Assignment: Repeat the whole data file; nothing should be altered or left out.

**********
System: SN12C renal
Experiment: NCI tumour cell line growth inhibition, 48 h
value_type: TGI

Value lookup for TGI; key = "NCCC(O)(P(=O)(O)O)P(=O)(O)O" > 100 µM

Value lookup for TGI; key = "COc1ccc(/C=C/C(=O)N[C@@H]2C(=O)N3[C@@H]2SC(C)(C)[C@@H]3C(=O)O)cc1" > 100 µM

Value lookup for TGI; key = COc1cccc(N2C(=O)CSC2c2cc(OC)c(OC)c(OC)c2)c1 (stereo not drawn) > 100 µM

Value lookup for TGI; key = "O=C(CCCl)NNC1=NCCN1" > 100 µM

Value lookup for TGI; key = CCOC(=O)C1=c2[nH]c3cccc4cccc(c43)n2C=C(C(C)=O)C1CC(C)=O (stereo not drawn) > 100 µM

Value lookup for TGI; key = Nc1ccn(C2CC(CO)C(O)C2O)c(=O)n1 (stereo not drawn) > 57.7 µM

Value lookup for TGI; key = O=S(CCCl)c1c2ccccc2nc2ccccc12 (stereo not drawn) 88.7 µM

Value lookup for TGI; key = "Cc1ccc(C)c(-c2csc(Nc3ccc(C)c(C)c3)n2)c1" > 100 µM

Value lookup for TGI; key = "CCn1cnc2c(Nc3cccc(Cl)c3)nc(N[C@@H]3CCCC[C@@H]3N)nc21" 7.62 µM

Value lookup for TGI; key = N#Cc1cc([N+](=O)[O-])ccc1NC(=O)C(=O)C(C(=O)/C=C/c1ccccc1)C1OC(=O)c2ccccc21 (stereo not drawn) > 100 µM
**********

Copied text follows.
System: SN12C renal
Experiment: NCI tumour cell line growth inhibition, 48 h
value_type: TGI

Value lookup for TGI; key = "NCCC(O)(P(=O)(O)O)P(=O)(O)O" > 100 µM

Value lookup for TGI; key = "COc1ccc(/C=C/C(=O)N[C@@H]2C(=O)N3[C@@H]2SC(C)(C)[C@@H]3C(=O)O)cc1" > 100 µM

Value lookup for TGI; key = COc1cccc(N2C(=O)CSC2c2cc(OC)c(OC)c(OC)c2)c1 (stereo not drawn) > 100 µM

Value lookup for TGI; key = "O=C(CCCl)NNC1=NCCN1" > 100 µM

Value lookup for TGI; key = CCOC(=O)C1=c2[nH]c3cccc4cccc(c43)n2C=C(C(C)=O)C1CC(C)=O (stereo not drawn) > 100 µM

Value lookup for TGI; key = Nc1ccn(C2CC(CO)C(O)C2O)c(=O)n1 (stereo not drawn) > 57.7 µM

Value lookup for TGI; key = O=S(CCCl)c1c2ccccc2nc2ccccc12 (stereo not drawn) 88.7 µM

Value lookup for TGI; key = "Cc1ccc(C)c(-c2csc(Nc3ccc(C)c(C)c3)n2)c1" > 100 µM

Value lookup for TGI; key = "CCn1cnc2c(Nc3cccc(Cl)c3)nc(N[C@@H]3CCCC[C@@H]3N)nc21" 7.62 µM

Value lookup for TGI; key = N#Cc1cc([N+](=O)[O-])ccc1NC(=O)C(=O)C(C(=O)/C=C/c1ccccc1)C1OC(=O)c2ccccc21 (stereo not drawn) > 100 µM